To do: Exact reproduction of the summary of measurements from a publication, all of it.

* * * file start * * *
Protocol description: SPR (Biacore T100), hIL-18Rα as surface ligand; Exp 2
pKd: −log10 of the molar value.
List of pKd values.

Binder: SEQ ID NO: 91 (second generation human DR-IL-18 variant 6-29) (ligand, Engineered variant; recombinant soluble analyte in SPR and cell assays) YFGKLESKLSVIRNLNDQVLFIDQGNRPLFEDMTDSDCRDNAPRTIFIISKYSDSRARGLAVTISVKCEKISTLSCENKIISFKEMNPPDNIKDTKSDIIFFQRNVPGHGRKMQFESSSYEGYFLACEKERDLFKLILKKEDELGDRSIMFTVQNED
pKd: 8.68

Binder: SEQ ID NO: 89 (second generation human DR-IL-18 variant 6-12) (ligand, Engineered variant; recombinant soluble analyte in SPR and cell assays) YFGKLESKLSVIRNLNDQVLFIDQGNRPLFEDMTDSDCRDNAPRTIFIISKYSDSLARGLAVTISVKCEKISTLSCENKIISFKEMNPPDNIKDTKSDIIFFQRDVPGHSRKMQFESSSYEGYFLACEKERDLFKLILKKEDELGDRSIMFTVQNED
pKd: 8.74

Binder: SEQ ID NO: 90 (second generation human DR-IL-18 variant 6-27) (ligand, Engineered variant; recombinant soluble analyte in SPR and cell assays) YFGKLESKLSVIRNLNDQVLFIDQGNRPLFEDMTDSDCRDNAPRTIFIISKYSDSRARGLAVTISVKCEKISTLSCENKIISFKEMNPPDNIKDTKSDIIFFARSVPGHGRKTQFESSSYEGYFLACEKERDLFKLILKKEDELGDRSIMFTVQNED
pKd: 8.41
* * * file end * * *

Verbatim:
Protocol description: SPR (Biacore T100), hIL-18Rα as surface ligand; Exp 2
pKd: −log10 of the molar value.
List of pKd values.

Binder: SEQ ID NO: 91 (second generation human DR-IL-18 variant 6-29) (ligand, Engineered variant; recombinant soluble analyte in SPR and cell assays) YFGKLESKLSVIRNLNDQVLFIDQGNRPLFEDMTDSDCRDNAPRTIFIISKYSDSRARGLAVTISVKCEKISTLSCENKIISFKEMNPPDNIKDTKSDIIFFQRNVPGHGRKMQFESSSYEGYFLACEKERDLFKLILKKEDELGDRSIMFTVQNED
pKd: 8.68

Binder: SEQ ID NO: 89 (second generation human DR-IL-18 variant 6-12) (ligand, Engineered variant; recombinant soluble analyte in SPR and cell assays) YFGKLESKLSVIRNLNDQVLFIDQGNRPLFEDMTDSDCRDNAPRTIFIISKYSDSLARGLAVTISVKCEKISTLSCENKIISFKEMNPPDNIKDTKSDIIFFQRDVPGHSRKMQFESSSYEGYFLACEKERDLFKLILKKEDELGDRSIMFTVQNED
pKd: 8.74

Binder: SEQ ID NO: 90 (second generation human DR-IL-18 variant 6-27) (ligand, Engineered variant; recombinant soluble analyte in SPR and cell assays) YFGKLESKLSVIRNLNDQVLFIDQGNRPLFEDMTDSDCRDNAPRTIFIISKYSDSRARGLAVTISVKCEKISTLSCENKIISFKEMNPPDNIKDTKSDIIFFARSVPGHGRKTQFESSSYEGYFLACEKERDLFKLILKKEDELGDRSIMFTVQNED
pKd: 8.41